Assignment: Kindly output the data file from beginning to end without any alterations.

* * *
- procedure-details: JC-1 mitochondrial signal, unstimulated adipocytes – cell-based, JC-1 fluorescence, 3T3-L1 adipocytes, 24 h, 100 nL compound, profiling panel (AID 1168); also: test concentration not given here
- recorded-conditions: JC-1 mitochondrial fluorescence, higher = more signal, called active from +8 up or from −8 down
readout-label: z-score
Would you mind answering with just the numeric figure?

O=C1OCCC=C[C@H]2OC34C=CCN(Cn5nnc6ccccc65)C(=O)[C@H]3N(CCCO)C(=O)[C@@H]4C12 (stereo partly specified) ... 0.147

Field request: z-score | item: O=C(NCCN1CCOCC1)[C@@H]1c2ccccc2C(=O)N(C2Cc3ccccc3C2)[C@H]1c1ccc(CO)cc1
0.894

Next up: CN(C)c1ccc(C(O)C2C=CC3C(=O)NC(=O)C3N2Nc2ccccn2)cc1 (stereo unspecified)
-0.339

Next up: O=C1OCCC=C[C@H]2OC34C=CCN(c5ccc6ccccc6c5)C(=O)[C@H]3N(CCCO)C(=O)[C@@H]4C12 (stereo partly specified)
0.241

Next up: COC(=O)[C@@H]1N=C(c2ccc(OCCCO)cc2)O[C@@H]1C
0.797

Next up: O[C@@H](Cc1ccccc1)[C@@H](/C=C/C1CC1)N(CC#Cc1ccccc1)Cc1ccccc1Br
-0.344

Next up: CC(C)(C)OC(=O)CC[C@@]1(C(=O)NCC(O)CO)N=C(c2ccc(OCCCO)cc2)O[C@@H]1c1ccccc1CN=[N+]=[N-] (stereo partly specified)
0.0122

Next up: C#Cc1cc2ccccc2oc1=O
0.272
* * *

- procedure-details: JC-1 mitochondrial signal, unstimulated adipocytes – cell-based, JC-1 fluorescence, 3T3-L1 adipocytes, 24 h, 100 nL compound, profiling panel (AID 1168); also: test concentration not given here
- recorded-conditions: JC-1 mitochondrial fluorescence, higher = more signal, called active from +8 up or from −8 down
readout-label: z-score
Would you mind answering with just the numeric figure?

O=C1OCCC=C[C@H]2OC34C=CCN(Cn5nnc6ccccc65)C(=O)[C@H]3N(CCCO)C(=O)[C@@H]4C12 (stereo partly specified) ... 0.147

Field request: z-score | item: O=C(NCCN1CCOCC1)[C@@H]1c2ccccc2C(=O)N(C2Cc3ccccc3C2)[C@H]1c1ccc(CO)cc1
0.894

Next up: CN(C)c1ccc(C(O)C2C=CC3C(=O)NC(=O)C3N2Nc2ccccn2)cc1 (stereo unspecified)
-0.339

Next up: O=C1OCCC=C[C@H]2OC34C=CCN(c5ccc6ccccc6c5)C(=O)[C@H]3N(CCCO)C(=O)[C@@H]4C12 (stereo partly specified)
0.241

Next up: COC(=O)[C@@H]1N=C(c2ccc(OCCCO)cc2)O[C@@H]1C
0.797

Next up: O[C@@H](Cc1ccccc1)[C@@H](/C=C/C1CC1)N(CC#Cc1ccccc1)Cc1ccccc1Br
-0.344

Next up: CC(C)(C)OC(=O)CC[C@@]1(C(=O)NCC(O)CO)N=C(c2ccc(OCCCO)cc2)O[C@@H]1c1ccccc1CN=[N+]=[N-] (stereo partly specified)
0.0122

Next up: C#Cc1cc2ccccc2oc1=O
0.272